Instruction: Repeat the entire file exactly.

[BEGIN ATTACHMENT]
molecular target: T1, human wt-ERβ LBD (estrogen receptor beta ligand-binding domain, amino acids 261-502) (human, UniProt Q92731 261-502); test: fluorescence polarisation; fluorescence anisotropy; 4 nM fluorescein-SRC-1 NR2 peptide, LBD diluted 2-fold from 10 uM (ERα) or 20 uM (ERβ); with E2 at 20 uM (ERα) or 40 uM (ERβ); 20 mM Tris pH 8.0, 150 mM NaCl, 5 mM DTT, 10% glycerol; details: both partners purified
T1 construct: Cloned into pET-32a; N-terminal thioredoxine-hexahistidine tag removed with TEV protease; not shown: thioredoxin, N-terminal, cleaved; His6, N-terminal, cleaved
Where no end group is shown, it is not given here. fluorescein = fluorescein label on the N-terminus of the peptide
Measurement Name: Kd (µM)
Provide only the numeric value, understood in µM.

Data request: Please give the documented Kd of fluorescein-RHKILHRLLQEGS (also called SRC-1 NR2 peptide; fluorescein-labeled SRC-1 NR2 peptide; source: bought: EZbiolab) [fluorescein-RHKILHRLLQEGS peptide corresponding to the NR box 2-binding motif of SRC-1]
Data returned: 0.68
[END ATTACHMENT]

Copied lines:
molecular target: T1, human wt-ERβ LBD (estrogen receptor beta ligand-binding domain, amino acids 261-502) (human, UniProt Q92731 261-502); test: fluorescence polarisation; fluorescence anisotropy; 4 nM fluorescein-SRC-1 NR2 peptide, LBD diluted 2-fold from 10 uM (ERα) or 20 uM (ERβ); with E2 at 20 uM (ERα) or 40 uM (ERβ); 20 mM Tris pH 8.0, 150 mM NaCl, 5 mM DTT, 10% glycerol; details: both partners purified
T1 construct: Cloned into pET-32a; N-terminal thioredoxine-hexahistidine tag removed with TEV protease; not shown: thioredoxin, N-terminal, cleaved; His6, N-terminal, cleaved
Where no end group is shown, it is not given here. fluorescein = fluorescein label on the N-terminus of the peptide
Measurement Name: Kd (µM)
Provide only the numeric value, understood in µM.

Data request: Please give the documented Kd of fluorescein-RHKILHRLLQEGS (also called SRC-1 NR2 peptide; fluorescein-labeled SRC-1 NR2 peptide; source: bought: EZbiolab) [fluorescein-RHKILHRLLQEGS peptide corresponding to the NR box 2-binding motif of SRC-1]
Data returned: 0.68